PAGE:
I have a MariaDB database with InnoDB tables. I have two connections to the same database. One connection is using a transaction around a large chunk of work. The other connection is tasked with updating a table in the same database (but outside the scope of the transaction's work) to track the progress of the transaction.

All of this is happening in the same script, but again, with separate connections: one for the actual job being performed (that includes a transaction), and another for keeping meta info on the progress of the job.

I expected that this would work such that the job tracking record would update as the job progressed - 10%, 20%, 50%, etc because the transaction work is being done on a separate connection and impacting other tables. However, in my testing, the job tracking record doesn't get updated until the transaction for the job is committed.

As far as I can tell, it doesn't deadlock because the "progress monitoring" connection isn't using a transaction at all. The "worker" connection wraps its queries in a transaction, but the other connection doesn't.

I check progress by just looking at a 'percent complete' field I fill in as the work progresses. Order of operations is:

  1. Connection 1: start transaction
  2. Connection 1: add and update rows
  3. Connection 2: update progress
  4. Connection 1: add and update more rows.

Then, in another HTTP connection I'm polling and outputting the progress value, but it never updates until the transaction on connection 1 is committed.

Is there any way to get the behavior I want, outside of moving the job-tracking table into an entirely different database?

  • Probably even a different DB would not help as there is probably something wrong with your setup. If it were a locking issue, your script would deadlock itself (unless it uses multiple threads) so maybe transaction management is off. Is the "progress" connection using autocommit mode or explicit transactions? – jkavalik Jun 10 '16 at 20:23

What you see is the correct behaviour for the default isolation setting (REPEATABLE READ) and even for lower (READ COMMITTED) setting. More details can be found in MariaDB and MySQL docs:

which basically sums up to:

What one transaction is writing, other transactions should not be able to read. Not before the one transaction commits.

When a transaction is writing something to the database, there is no guarantee that the write will persist. The transaction may get an error and all of the writes it has done be rolled back. So, what you observe

However, in my testing, the job tracking record doesn't get updated until the transaction for the job is committed.

is correct from that point of view. There is nothing to be seen from the outside, progress is 0, until something is committed. That's what the Isolation property of transactions is all about.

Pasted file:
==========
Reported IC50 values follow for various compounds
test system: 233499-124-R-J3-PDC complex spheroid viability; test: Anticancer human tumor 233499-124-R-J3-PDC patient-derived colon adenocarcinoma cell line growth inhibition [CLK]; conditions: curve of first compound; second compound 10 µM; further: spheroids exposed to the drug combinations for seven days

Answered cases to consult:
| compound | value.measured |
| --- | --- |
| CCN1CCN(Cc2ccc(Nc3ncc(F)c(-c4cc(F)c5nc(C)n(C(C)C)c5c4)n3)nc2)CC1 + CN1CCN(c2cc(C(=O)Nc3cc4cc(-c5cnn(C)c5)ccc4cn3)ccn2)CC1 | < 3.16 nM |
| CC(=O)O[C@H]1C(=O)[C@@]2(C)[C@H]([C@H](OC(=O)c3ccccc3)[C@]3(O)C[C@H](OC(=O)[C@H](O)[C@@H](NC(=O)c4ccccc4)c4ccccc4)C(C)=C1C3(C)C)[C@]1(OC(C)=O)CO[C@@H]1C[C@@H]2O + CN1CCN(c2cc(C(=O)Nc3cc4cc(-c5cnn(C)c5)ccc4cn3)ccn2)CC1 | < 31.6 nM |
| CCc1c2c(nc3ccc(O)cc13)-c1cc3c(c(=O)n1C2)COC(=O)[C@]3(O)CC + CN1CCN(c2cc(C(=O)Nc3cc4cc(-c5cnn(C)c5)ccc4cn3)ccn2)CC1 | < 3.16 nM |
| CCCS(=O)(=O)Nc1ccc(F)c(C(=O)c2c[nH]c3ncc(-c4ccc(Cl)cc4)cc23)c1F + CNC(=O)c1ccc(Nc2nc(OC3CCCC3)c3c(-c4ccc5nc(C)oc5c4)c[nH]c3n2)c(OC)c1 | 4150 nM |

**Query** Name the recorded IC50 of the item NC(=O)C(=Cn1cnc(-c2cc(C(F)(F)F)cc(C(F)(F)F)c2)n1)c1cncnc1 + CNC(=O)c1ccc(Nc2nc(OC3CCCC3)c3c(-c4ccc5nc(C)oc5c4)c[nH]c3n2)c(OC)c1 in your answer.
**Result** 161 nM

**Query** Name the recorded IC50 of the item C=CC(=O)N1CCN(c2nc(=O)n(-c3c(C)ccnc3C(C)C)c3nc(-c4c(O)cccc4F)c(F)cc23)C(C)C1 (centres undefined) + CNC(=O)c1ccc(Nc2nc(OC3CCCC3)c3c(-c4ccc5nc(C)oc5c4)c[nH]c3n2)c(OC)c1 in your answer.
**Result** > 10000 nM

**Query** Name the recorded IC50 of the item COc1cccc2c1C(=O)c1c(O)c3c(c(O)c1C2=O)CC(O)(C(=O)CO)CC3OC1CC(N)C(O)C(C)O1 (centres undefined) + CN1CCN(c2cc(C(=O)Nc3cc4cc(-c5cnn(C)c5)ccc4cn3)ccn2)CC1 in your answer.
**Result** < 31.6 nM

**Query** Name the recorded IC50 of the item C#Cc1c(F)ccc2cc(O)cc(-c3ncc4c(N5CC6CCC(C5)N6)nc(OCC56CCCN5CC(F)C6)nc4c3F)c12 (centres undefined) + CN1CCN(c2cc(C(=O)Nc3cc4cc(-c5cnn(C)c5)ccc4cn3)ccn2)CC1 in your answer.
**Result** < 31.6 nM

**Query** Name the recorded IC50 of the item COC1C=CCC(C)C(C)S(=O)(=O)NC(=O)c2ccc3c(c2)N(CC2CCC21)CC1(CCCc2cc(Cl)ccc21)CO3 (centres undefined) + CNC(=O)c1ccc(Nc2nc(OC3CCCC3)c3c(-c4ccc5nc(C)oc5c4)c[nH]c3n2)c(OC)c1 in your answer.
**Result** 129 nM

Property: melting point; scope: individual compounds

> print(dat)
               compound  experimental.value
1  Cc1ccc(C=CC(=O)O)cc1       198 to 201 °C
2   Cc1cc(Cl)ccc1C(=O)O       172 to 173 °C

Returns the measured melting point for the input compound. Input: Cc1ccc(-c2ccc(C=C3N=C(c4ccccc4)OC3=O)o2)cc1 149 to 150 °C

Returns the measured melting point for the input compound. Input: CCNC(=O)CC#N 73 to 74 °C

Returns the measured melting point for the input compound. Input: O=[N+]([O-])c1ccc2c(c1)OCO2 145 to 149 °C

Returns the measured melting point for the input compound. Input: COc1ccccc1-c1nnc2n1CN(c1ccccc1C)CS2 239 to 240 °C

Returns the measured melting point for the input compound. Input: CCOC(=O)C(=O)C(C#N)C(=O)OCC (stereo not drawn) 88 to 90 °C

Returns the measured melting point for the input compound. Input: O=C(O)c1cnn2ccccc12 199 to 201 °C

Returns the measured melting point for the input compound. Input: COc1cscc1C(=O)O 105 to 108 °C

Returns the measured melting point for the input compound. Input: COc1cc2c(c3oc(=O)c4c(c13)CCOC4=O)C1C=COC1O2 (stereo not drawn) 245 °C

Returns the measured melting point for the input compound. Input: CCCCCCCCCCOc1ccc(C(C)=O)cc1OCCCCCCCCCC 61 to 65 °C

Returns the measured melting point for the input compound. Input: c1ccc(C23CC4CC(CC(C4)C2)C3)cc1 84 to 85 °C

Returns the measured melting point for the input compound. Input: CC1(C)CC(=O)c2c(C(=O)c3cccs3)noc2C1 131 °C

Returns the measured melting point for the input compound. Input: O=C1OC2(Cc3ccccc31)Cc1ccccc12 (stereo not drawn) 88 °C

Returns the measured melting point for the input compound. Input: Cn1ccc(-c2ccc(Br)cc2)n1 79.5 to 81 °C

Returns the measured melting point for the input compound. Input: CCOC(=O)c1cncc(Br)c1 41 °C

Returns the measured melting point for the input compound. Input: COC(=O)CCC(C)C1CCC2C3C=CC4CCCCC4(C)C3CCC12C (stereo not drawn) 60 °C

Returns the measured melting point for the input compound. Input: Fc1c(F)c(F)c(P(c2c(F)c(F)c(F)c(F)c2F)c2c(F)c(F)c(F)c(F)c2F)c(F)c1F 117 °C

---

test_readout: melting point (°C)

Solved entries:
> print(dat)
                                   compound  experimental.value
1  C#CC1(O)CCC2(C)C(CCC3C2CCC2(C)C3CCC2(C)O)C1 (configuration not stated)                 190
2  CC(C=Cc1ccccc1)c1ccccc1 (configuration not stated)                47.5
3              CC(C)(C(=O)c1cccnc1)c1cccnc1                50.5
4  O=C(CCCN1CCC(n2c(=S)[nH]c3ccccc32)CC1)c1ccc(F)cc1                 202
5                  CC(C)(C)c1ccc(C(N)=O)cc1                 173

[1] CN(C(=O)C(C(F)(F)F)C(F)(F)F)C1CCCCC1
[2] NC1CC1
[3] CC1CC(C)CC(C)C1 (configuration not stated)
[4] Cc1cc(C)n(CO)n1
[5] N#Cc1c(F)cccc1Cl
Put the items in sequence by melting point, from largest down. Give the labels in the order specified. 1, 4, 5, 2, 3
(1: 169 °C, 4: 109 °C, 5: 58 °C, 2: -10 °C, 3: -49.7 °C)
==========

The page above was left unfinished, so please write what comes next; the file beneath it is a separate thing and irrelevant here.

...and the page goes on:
I see 2 solutions to the issue:

  • A. use the "worker", transaction 1 for progress report, as well. Who's better to know how much its work has progressed, than the worker itself?

  • B. In the 2nd, "progress report" connection, use the lowest isolation setting (READ UNCOMMITTED):


    Now, the transactions from this connection will be able to do "dirty reads", i.e. see uncommitted writes from the 1st transaction and will report correctly the (uncommitted) progress.

  • Interesting, I hadn't heard of "READ UNCOMMITTED". Sounds promising. I'll give that a shot and report back. As a side note: I'm similarly considering converting the 'job progress' table to MyISAM to ensure that updates to it are automatically committed outside the context of a transaction to my InnoDB tables. – Matt James Jun 10 '16 at 23:35
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    @MattJames yes, a MyISAM table might work, too. – ypercubeᵀᴹ Jun 10 '16 at 23:39
  • Hmm, in my testing, using your "SET SESSION" query above did not make it so that my "progress-reading" connection could see updates to this record. I'm not quire sure why and sadly, won't have time to really debug it further. The solution for me was to switch the tables to MyISAM, which I'll be adding as another answer. – Matt James Jun 13 '16 at 13:05
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    The difference between SET SESSION TRANSACTION ISOLATION LEVEL READ UNCOMMITTED ; and SET GLOBAL TRANSACTION ISOLATION LEVEL READ UNCOMMITTED ; is explained in the links. – ypercubeᵀᴹ Jun 13 '16 at 13:39

None of the other suggested solutions appeared to work for me. Instead, I ended up switching the "job progress" table over to MyISAM from InnoDB. Since MyISAM does not support transactions, the records are written to the table right away even during a transaction.

In the future, I'd love an alternative way to keep all tables in InnoDB for consistency, but this was the only solution I found that was working for me.


You may have one giant transaction for Connection 2.

"3. Connection 2: update progress" should be in a transaction unto itself. Simplest is to not use BEGIN in Connection 2 and have autocommit=0.

That makes Connection 2 pretty much the same as MyISAM.

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